Flight, June 1924
THE THIRD INTERNATIONAL AERO SHOW AT PRAGUE
THE GERMAN EXHIBITS
The "L.66" is a type between the low-power sporting type and the light 'plane, as the term is understood in this country.
As will be seen from the two views published herewith, the "L.66" is a parasol monoplane two-seater, with a horizontally opposed air-cooled two-cylinder engine mounted in the nose. Simplicity and low cost of production are, obviously, the objects aimed at by the designers, and the result is, as in so many cases where these are first considerations, not particularly pleasing to the eye. It does not, of course, follow that the machine is not quite a good one aerodynamically, although the great amount of strutting employed in attaching the monoplane wing to the fuselage must offer a not inconsiderable resistance. On the other hand, the undivided wing is probably fairly efficient, although the square and very deep wing-tip ribs do not look particularly efficient.
Constructionally the Albatros "L.66" is chiefly remarkable for the fact that, as distinct from all previous Albatros machines, it is largely of metal construction. Hitherto this firm has made rather a speciality of all-wood construction, the Albatros fuselages having been ply-wood covered structures since several years before the War. In the "L.66," however, steel-tube construction has been employed, and welding of struts to longerons, much after the style of the Fokker fuselages. Bracing is by wire, and the covering is ordinary doped fabric.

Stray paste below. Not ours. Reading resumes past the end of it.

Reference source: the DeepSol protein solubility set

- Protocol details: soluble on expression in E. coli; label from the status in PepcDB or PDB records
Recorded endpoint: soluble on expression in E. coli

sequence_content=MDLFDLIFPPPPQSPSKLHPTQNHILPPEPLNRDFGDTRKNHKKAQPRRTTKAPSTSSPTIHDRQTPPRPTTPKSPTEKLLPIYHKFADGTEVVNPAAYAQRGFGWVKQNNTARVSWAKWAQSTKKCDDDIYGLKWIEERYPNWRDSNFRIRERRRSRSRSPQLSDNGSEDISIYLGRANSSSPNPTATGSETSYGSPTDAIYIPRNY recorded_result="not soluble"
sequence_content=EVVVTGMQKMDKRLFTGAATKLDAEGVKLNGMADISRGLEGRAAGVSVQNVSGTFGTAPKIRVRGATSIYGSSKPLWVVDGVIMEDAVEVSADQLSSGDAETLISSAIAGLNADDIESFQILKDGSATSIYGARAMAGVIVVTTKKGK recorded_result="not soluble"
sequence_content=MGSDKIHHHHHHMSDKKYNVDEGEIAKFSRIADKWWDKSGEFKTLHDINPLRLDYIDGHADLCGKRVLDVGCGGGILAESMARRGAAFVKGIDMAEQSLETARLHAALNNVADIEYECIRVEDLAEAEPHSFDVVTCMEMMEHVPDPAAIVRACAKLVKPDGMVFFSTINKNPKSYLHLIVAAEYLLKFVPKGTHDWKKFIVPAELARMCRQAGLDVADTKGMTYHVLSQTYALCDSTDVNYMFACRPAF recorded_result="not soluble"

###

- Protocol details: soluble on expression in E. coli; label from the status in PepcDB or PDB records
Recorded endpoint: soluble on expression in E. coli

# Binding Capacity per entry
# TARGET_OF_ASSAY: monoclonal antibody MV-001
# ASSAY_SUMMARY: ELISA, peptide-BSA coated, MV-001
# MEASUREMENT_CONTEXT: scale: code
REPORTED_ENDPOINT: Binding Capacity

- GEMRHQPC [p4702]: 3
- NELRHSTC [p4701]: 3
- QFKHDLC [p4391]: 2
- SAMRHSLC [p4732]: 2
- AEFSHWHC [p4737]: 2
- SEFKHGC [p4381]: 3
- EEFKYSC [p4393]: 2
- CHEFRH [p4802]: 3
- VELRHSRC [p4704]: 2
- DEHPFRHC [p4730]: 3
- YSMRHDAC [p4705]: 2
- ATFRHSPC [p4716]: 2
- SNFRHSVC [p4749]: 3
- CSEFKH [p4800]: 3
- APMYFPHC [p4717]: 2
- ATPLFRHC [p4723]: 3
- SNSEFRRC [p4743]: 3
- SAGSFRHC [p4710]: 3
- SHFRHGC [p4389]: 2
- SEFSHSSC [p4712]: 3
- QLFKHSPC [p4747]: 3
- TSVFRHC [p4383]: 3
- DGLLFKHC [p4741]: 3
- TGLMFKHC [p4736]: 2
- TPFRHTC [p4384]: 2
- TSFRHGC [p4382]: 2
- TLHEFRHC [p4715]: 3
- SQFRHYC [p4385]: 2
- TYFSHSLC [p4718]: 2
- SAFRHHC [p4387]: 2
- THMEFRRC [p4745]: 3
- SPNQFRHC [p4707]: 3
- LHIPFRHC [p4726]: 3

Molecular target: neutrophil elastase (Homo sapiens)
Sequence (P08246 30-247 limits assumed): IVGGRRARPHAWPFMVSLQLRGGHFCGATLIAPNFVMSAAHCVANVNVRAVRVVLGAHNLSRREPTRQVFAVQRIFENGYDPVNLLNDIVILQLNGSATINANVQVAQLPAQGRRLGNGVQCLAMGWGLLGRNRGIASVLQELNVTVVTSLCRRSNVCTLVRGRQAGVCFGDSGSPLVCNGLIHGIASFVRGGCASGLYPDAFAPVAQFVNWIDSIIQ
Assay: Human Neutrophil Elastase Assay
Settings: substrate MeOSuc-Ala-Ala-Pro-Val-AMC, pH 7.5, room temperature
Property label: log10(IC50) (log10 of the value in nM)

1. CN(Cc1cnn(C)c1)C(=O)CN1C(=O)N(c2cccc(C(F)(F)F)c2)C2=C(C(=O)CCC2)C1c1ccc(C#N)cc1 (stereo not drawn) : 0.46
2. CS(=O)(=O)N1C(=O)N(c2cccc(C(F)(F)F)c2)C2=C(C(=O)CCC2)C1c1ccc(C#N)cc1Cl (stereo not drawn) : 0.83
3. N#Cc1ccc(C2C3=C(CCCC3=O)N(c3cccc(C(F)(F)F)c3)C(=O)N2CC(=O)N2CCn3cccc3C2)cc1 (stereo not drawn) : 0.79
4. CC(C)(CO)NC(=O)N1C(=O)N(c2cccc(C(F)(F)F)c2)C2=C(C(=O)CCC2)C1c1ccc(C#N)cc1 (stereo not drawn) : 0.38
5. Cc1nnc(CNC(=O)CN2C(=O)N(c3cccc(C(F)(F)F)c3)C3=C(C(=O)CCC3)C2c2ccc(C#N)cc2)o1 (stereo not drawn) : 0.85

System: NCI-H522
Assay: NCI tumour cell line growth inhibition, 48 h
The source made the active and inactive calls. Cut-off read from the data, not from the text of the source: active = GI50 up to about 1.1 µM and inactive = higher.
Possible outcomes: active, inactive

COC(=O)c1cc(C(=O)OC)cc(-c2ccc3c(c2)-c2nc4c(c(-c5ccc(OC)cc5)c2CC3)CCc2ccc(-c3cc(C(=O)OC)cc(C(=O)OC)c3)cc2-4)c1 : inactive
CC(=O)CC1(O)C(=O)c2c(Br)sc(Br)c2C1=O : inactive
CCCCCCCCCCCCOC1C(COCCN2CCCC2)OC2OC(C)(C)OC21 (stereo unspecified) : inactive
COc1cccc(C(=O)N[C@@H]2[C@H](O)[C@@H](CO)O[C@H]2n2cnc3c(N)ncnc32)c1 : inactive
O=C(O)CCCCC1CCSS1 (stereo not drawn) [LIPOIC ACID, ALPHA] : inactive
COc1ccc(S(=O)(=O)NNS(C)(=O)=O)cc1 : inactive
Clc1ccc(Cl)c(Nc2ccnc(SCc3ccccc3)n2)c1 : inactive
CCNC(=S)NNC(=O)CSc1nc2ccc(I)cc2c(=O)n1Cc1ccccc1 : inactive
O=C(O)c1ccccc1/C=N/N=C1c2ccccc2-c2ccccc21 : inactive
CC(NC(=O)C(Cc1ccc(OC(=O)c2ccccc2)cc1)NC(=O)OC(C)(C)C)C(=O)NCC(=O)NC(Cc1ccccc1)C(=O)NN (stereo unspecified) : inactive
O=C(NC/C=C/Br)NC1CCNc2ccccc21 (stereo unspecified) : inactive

The two seats are placed side by side, and if it is desired to use the machine for school work the controls can be duplicated. The usual stick and foot-bar controls are fitted, and present nothing out of the ordinary. The rudder and tail skid are, however, interconnected so as to enable the machine to be easily steered when taxying at low speed The power-plant of the machine exhibited was a 30 h.p. Haacke, but other engines can be supplied if desired. The engine is mounted slightly above the nose of the fuselage, and behind it is the oil tank, enclosed in a fairing which carries the instrument - board. The under-carriage is a simple axle with two wheels slung inside the fuselage, through the sides of which the axle projects. Rudder and elevator are both balanced, and there is neither fixed vertical fin nor tail plane.
The monoplane wing, which has a considerable dihedral angle, is of ordinary wood construction, and is, as already pointed out, mounted on a rather elaborate system of struts. The petrol tank is contained in the centre of the wing so as to give direct gravity feed. The ailerons have their leading edge working in a semicircular channel on the rear face of the rear spar. We have not been able to obtain particulars of the overall dimensions of the machine, but when the wing is unshipped and placed along the fuselage the overall dimensions of the machine folded are approximately 5-5 m. (18 ft.) in length; height. 2-2 m. (7 ft. 3 ins); width, 1-2 m. (4 ft.). The weight of the machine empty is 220 kgs. (484 lbs.), and the useful load, consisting of pilot and passenger and 33 litres of petrol, is 175 kgs. (385 lbs.), bringing the total loaded weight up to 395 kgs. (869 lbs.). As the wing area is 13-5 sq. m. (145-5 sq. ft.), the wing loading is just under 6 lbs./sq. ft. The maximum speed is given as 100 km./hrs. (62 m.p.h.), and the climb to 1,000 m. (3,300 ft.) occupies approximately 15 minutes. The duration is three hours at full power.